Lockdown has been (and remains) a tough time for business. For business owners, it is hard to predict when things will return to normal. Even as the lockdown measures ease, there is still a huge amount of uncertainty about when customers will come back and if the marketplace will still support your business. Many businesses are wondering if they’ll be able to recover. The anxiety driven by so much personal and professional uncertainty is still very real.
Having to shut your business at short notice, or switch to an entirely digital, remote-working model, was for some a stressful experience. Businesses already functioning well with cloud software have found the transition to working remotely reasonably smooth. Some that were partially operating in the cloud were able to complete the leap with some dedicated IT support.
As always in challenging times though there are things we have taken out of lockdown. The amazing thing about human resilience and ingenuity is how quickly businesses DID evolve to cope with this situation. Whether it enabled us to explore new ideas or dive into some fresh thinking regarding work, life or a business venture. So, what lessons did we all learn from this enforced period of business shutdown, quarantine and remote working?
More time with family – with the daily commute no longer needed, and the ability to work remotely from our own homes, everyone had far more time to spend with their family, their partner or (via video calls) their wider circle of friends and family. Although enforced time together may have added a few strains, this extra time with our nearest and dearest is something we are grateful for – and should aim to continue.
More exercise and fitness time – finding the time to fit in a gym session or run was always tricky. The quieter pace meant that many could follow the latest workout video, go for a run, or get back on our bikes. We know exercise is good for both our physical AND our mental wellbeing - so it's important to keep this in your daily schedule going forward.
Appreciating your resources - Business owners / managers have generally become more appreciative of how their teams and business contacts have adapted. This flexibility might be critical as we continue to adapt to a succession of new ‘normals’. Some businesses will be scrambling just to reopen. Others may see a need to restructure or to extend those elements that worked well for them during the crisis.
Future planning – working ON the business, rather than IN the business is an aspiration of any ambitious owner, but the time to do this is usually scarce. In lockdown, we’ve had far more time available to think through our core goals, what our next move should be and what our ‘post-coronavirus strategy’ should be.
Using data to understand your customers – Intuition is vital for business owners but if there’s data in your business that you haven't had the time to review, you may be missing opportunities. For some, lockdown provided some time for analysis such as, learning to use Google Analytics to understand how your customers find you, what your popular pages are, and which products are selling.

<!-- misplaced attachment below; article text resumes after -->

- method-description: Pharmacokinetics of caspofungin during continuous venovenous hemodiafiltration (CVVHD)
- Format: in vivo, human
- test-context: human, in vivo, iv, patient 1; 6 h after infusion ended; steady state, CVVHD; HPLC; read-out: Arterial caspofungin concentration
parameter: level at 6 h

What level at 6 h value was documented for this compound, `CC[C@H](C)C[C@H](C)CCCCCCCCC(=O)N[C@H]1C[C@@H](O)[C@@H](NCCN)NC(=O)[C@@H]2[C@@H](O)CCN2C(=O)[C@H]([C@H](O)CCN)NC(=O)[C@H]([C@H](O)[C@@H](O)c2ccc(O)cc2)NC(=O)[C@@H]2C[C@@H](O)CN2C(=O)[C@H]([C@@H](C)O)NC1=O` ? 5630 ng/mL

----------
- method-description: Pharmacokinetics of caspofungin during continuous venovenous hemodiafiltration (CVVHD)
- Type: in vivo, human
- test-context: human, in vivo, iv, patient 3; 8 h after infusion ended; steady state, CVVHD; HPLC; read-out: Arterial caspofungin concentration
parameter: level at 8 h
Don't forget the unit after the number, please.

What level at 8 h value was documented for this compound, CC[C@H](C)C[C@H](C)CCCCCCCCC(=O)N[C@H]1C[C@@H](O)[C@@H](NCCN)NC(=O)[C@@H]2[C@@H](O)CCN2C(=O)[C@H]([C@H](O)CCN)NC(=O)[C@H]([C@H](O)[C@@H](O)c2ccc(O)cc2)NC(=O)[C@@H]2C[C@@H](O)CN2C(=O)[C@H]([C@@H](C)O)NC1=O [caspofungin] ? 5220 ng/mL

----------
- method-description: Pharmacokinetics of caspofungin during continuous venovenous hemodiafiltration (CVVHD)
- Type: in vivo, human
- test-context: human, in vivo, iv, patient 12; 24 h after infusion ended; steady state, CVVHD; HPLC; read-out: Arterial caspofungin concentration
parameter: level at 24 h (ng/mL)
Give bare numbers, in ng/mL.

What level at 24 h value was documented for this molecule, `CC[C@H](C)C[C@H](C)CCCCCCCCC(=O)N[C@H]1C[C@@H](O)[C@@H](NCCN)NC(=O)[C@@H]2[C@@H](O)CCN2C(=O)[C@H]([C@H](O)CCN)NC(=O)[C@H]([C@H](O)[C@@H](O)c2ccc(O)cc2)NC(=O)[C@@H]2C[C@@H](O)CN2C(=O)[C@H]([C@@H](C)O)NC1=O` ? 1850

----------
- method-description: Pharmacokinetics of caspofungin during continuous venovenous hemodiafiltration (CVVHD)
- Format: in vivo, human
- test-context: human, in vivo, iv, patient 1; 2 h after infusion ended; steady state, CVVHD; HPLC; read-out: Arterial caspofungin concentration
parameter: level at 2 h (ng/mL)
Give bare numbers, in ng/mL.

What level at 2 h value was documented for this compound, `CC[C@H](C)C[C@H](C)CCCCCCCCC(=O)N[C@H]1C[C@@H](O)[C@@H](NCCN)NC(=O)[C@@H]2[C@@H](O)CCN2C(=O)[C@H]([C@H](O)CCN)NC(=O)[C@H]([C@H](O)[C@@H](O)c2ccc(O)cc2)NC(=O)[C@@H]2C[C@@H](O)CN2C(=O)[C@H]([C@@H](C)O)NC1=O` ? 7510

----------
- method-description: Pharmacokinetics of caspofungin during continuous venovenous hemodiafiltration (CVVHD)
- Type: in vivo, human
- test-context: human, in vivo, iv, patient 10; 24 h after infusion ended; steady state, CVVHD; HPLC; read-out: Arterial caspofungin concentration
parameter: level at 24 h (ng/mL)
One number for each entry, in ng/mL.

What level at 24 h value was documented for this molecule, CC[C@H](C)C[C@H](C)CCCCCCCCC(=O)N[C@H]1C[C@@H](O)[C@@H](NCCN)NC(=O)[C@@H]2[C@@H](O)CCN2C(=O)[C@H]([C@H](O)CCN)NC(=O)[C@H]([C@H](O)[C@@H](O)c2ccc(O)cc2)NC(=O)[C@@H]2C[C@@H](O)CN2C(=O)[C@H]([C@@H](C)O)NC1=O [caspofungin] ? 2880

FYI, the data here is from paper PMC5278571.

Getting in control of your financial model – huge drops in revenue have meant cashflow worries. We've been assisting clients to re-evaluate their finances. Looking at costs, debts and potential revenue streams allows you to see how you can reduce cash outflows and boost those all-important cash inflows. Reporting on these numbers will continue to support your business decisions.
As we can see there are some unexpected positives, so as the economy starts to revive, we should look at the positives and use them wherever possible going forward
What could your business look like from here?
As we have seen many businesses moved online, even as a stand-alone business, you’re already part of a network of suppliers, customers, business advisors and regulators who will increasingly be operating online. So, can you streamline your business processes for smoother, secure online interaction with them?
For example, is your paperwork still largely that? Paper? Do you lose time to manual coding, data entry and filing? Has your annual accounts cycle started each year with dropping into us with the proverbial shoebox full of statements, invoices and receipts? Moving them to electronic format might save time and money.
Products such as Receipt Bank and Hubdoc can help. They extract the key information and present it in a manageable format for downloading or processing with a connected accounting software.
Places to start:
- If your suppliers send you hard copy invoices and receipts, ask them to email them
- Add a cheap scanner to your office setup
- Take photos of receipts on your phone or digital camera and save the files.
Click and collect?
Not all businesses are suited to online trading, but many have surprised themselves with how they could adapt to this model. Even businesses which traditionally only work face-to-face have seen opportunities to shift essential products to click and collect or delivery models.
After so many years as a business owner trying to get your head out of the clouds, maybe this is the perfect time to put it back there. As with all business decisions, consider the risks and talk to us about how it will work for you. We are here to help you assess the easiest but also the most secure options for your business.
None of us know exactly what the ‘new normal’ of business trading will look like. But if you want to be ready for a different kind of business reality, we can help. We’ll work with you to update your goals, strategy and financial model – so you’re ready for the future.